Cast: Anne Marie Chertic, Constantin Chiriac, Paul Chiributa
Somewhere in Palilula anything can happen, and frequently it does. We are invited into a world turned upside down in Silviu Purcărete’s carnivalesque triumph. Serafim, a young paediatrician, arrives in this ghost town, and we learn about the place and its inhabitants through his eyes and the stories he tells. Hard spirits and cigarettes are the staple diet of a community of drunks, doctors, cleaners, prostitutes and a hermaphrodite. There are no children, the hospital patients are not sick, and soon Serafim starts to adapt and feel like he belongs there. Purcărete lifts us to emotional heights with a scintillating score (by composer Vasilé Şirli) and awe-inspiring theatrical tableaux (production designers are Helmut Stürmer and Dragoş Buhagiar), then lets us fall into depths of visceral mire, then up again and so on. The director immerses us in fantasy but his tale is hugely allegorical. Here, the legacy of Soviet rule and the onset of market economy in Romania are parodied and mythologised. By pushing surrealist and magic realist genres of cinema, Purcărete carves out a space for himself alongside Luis Buñuel and Federico Fellini. This UK premiere at the EEFF comes highly recommended.
The East End Film Festival opens on 3 July and runs until 8 July 2012. Somewhere in Palilula screens on 7 July at the Rich Mix. For more information please visit the East End Film Festival website.
Cast: Constantin Barbulescu, Camelia Maxim, Catalin Paraschiv
Dark business is afoot in an isolated Romanian village. There are inept executions in the dead of night, and the whole town seems to be in on something. All in all it’s a bad time for faint-hearted local boy Vlad (Catalin Paraschiv) to return from Italy and start poking his nose into a local drunkard’s death. The local priest (Vlad’s father) is involved somehow. The local cop seems more concerned with his marijuana supply. His grandfather is clearly barking. Vlad appears to be on his own, but any conspiracy is going to be impossible to maintain if the bodies refuse to stay buried….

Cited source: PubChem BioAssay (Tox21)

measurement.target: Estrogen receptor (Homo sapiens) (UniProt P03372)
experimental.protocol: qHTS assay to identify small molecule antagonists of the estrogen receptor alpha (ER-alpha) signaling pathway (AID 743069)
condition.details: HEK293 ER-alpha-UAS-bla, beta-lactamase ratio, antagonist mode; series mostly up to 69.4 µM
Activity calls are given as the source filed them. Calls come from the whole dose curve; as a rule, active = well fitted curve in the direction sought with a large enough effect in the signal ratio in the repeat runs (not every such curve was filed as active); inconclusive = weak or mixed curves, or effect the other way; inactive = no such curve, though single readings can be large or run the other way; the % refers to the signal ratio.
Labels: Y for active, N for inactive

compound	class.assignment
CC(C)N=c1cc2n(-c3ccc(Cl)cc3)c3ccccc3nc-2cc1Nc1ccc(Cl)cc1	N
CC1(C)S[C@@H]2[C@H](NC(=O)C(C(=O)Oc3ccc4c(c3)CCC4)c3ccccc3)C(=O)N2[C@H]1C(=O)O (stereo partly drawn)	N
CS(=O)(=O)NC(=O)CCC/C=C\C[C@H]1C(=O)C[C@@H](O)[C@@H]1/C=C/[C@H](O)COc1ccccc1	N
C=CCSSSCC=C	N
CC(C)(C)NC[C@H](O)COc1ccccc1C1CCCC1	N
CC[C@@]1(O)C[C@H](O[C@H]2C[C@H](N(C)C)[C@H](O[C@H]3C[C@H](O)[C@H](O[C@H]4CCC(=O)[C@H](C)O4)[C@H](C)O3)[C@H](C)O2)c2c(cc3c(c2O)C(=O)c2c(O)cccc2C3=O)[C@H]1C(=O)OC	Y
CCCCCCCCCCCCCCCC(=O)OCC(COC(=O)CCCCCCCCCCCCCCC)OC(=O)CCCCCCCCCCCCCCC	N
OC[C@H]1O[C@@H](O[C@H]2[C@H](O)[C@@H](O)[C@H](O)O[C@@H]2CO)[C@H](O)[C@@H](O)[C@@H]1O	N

Faye Jackson’s winningly offbeat vampire/zombie picture is a welcome addition to the genre, functioning more as a dry-witted magic realist mystery than a conventional horror film. The strigoi are quite chatty for the undead and seem to have a hard time grasping the ramifications of their state. They are florid of face and incessantly hungry, and the cause of some consternation among the villagers, who quibble about folklore and seem more concerned that the inconvenient buggers are upsetting the boat than anything else. Jackson foregrounds the small-town politics and the inability of anybody to get to grips with the problems that rise out of the communist past, inherited through land and blood.
Anybody demanding the kick-ass kung fu or CGI splatter scenes that have dominated the vampire flick over the last decade or so will be disappointed. But Strigoi is more interesting than all that guff, with a tone closer to Whisky Galore! than The Wicker Man. It keeps you on the back foot with eccentric characters and cat-and-mouse dialogue, odd visual flourishes and strange situations. As when a terrified woman spends the whole night feeding a ravenous strigoi all the food in the house to stop the creature from supping on her, a scene that’s weird and funny and domestic at the same time, and typical of a film that’s playing a different game to the one you might expect. It’s a UK/Romanian co-production in English, and the DVD comes with a Faye Jackson short, Lump, a queasy little medical tale. Well worth a look.
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